Laurence, who was credited as Larry Fishburne in “Apocalypse Now,” was only 14 years old when shooting began in March 1976, and he lied about his age in order to get cast in his role. The movie took so long to finish that Laurence was 17 (the same age as his character Tyrone Miller, the cocky South Bronx-born crew member) by the time of its release.
Since he has been in the industry for 44 years now, what does he miss from the old days, we asked Laurence.
“I miss the fact that we don’t make it by hand anymore. I miss the fact that film is not made on film anymore that it’s digital. It used to be handmade. I love that about it, even like the editing process I miss that about it.”
As for what he appreciates these days, he says, “I appreciate this golden age that we’re in, this almost second golden age of television with the fact that the television landscape is so rich and so diverse like there’s so much material and you can access it very quickly and you can watch it. They are like long form movies and I am enjoying that. From ‘Game of Thrones’ to ‘Westworld’ to ‘Sopranos’ to ‘Dexter.’”
Common, on the other hand, told us how he got the name Common. “Initially I originally had the name Common Sense. That was the name I chose, Common Sense. And my mother used to always say, use your common sense when I’d do something crazy. So that’s where I came up with that name. It was like an everyday thing for me.
“But three years into my career of releasing records, there was a group out here in California that had the name Common Sense. And they would do shows but people would show up and think that I was going to be there. So that kind of like messed up their thing for a little bit. They filed a lawsuit against me. At the time, I didn’t have really great legal representation. So I ended up having to shorten my name to Common. I was really pissed off initially but now it’s like, I feel like I represent the everyday person. So Common is befitting.”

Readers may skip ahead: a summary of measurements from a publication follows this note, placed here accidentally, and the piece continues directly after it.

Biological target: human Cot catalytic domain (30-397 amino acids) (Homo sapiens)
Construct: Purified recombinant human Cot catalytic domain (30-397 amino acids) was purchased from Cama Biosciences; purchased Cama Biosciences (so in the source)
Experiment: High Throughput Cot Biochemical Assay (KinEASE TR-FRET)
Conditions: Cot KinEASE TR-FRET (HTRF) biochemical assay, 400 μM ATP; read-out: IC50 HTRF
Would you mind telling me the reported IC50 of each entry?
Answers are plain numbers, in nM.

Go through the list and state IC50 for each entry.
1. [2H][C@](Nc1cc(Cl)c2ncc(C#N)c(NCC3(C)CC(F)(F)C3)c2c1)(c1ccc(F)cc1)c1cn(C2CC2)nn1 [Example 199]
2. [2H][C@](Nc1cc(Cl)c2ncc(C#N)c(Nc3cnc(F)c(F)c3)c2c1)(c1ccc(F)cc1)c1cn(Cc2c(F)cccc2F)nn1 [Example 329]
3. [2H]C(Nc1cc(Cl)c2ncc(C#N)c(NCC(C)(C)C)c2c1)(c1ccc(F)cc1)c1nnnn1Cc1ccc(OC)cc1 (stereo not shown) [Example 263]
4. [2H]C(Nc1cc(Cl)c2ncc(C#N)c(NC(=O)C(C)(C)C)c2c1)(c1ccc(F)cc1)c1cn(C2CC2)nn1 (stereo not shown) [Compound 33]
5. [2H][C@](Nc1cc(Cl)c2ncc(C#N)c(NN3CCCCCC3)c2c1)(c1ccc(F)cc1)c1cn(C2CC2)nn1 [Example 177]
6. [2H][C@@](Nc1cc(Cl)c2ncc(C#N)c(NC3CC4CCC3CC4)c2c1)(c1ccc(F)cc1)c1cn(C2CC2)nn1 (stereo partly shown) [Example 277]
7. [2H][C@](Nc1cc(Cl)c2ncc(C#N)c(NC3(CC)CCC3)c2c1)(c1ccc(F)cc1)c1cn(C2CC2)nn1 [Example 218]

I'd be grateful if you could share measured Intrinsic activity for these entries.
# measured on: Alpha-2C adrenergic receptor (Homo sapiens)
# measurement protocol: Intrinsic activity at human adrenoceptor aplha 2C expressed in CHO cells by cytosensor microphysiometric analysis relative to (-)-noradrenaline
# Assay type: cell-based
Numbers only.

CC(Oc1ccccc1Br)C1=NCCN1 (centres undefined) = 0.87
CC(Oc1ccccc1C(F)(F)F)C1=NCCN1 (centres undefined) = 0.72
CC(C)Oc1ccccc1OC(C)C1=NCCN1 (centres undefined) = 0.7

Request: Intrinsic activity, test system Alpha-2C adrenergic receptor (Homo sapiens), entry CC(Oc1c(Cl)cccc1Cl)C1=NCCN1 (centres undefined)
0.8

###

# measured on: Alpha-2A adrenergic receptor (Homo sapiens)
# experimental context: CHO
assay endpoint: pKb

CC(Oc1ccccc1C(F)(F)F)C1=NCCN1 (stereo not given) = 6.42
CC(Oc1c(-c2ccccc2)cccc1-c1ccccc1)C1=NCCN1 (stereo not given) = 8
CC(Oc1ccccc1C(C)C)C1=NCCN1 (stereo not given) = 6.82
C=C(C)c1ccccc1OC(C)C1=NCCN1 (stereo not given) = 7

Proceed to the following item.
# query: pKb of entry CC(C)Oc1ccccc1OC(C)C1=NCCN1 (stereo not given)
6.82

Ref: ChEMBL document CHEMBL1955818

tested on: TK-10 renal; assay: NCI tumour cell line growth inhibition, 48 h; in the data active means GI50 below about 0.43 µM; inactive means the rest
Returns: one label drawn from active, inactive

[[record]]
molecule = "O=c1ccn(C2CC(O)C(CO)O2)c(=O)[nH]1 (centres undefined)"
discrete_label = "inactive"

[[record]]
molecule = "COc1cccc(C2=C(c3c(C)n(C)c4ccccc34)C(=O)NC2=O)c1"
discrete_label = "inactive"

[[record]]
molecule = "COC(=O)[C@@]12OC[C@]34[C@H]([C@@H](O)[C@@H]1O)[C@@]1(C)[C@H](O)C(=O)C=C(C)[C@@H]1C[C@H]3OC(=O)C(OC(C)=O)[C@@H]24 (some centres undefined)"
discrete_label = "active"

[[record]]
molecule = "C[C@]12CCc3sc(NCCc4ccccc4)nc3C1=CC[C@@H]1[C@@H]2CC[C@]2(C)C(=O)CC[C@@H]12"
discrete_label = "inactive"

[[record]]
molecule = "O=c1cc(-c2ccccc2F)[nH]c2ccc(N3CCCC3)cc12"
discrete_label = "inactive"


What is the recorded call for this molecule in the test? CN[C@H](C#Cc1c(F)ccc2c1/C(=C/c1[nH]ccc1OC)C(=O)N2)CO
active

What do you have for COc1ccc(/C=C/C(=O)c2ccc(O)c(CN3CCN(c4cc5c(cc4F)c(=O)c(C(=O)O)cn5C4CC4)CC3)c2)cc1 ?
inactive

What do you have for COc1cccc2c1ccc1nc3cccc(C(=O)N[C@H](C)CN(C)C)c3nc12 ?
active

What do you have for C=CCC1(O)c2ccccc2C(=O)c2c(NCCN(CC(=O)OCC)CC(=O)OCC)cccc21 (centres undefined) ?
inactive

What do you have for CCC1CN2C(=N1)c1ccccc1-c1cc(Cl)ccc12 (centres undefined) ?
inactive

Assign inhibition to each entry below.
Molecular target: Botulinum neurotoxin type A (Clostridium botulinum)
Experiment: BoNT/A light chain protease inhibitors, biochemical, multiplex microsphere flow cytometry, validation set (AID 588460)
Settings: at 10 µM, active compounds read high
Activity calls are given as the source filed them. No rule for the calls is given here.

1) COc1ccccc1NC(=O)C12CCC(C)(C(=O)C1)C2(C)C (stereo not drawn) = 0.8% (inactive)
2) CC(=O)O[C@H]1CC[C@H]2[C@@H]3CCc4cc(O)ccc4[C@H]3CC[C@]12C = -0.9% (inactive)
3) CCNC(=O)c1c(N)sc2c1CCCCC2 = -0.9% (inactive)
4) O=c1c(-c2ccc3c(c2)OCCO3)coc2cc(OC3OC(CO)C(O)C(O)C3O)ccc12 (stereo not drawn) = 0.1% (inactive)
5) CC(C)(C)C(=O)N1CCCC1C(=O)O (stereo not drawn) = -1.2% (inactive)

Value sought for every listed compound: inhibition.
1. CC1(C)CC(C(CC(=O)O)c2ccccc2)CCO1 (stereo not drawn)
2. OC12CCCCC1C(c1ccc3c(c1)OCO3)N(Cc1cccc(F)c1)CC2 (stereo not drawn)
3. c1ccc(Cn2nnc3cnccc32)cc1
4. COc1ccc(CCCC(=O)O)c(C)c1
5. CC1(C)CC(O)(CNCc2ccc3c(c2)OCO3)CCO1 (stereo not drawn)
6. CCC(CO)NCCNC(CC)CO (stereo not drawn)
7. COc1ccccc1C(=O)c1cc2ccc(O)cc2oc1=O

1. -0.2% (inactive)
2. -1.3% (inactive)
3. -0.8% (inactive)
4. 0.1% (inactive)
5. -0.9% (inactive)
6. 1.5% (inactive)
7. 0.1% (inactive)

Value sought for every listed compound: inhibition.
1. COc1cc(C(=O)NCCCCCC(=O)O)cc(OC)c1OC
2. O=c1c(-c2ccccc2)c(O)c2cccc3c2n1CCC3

Father to Omoye Assata Lynn, 19, Common shares with us what he is trying to teach his daughter. “One of the biggest things I try to teach my daughter is self-respect, honesty, hard work, reaching your goals, and that when you fall you still can get up. You’re still like, things are not going to be easy. All your professors are not going to be like, egging you on and supportive of you. Because she’s called me before and man, she’s making it hard on me. Well, that’s what happens. Everybody’s not going to be like, yes you can do it or make it easy for you. So I just try to teach her the values of life that I’ve experienced or that I was taught and now have experienced in life that have benefitted me. Those definitely are dealing with self-respect and dignity, being honest.
“I’ve grown to be more honest than I’ve ever been in my life. I know how far it goes. Just like loving yourself, I really emphasize that because she’s a young lady, men flirting with her trying to do different things. You got to love yourself to know the value of yourself.”